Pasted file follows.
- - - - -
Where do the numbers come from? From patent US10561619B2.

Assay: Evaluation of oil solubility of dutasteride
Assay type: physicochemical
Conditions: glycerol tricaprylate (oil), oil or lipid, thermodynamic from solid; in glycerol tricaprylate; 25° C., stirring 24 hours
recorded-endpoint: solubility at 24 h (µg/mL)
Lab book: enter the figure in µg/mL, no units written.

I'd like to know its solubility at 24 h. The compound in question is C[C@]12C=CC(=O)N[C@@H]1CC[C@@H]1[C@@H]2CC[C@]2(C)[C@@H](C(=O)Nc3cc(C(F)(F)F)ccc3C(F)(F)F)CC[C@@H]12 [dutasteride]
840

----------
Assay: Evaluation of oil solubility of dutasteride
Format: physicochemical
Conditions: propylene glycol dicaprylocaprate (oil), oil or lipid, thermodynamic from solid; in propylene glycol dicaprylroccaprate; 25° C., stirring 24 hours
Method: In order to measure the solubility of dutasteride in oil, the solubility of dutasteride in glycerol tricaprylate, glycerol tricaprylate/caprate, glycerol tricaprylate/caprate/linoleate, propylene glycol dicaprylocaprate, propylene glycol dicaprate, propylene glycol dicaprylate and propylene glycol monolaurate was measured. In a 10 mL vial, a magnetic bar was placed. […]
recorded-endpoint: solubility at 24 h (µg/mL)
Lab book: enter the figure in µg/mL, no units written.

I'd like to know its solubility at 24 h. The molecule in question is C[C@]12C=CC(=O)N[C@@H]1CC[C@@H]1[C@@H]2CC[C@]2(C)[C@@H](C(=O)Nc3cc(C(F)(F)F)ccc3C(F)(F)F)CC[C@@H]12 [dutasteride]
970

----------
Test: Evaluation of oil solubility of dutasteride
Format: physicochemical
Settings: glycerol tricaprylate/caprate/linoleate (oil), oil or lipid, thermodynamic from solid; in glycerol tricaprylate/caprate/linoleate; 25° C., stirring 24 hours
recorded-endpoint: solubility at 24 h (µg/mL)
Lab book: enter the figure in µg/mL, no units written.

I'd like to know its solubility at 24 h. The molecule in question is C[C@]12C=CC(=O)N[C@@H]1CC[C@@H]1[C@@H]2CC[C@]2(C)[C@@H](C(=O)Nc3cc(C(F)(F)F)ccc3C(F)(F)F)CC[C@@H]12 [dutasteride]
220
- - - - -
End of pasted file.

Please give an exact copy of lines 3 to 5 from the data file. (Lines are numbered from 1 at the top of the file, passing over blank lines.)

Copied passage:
Assay type: physicochemical
Conditions: glycerol tricaprylate (oil), oil or lipid, thermodynamic from solid; in glycerol tricaprylate; 25° C., stirring 24 hours
recorded-endpoint: solubility at 24 h (µg/mL)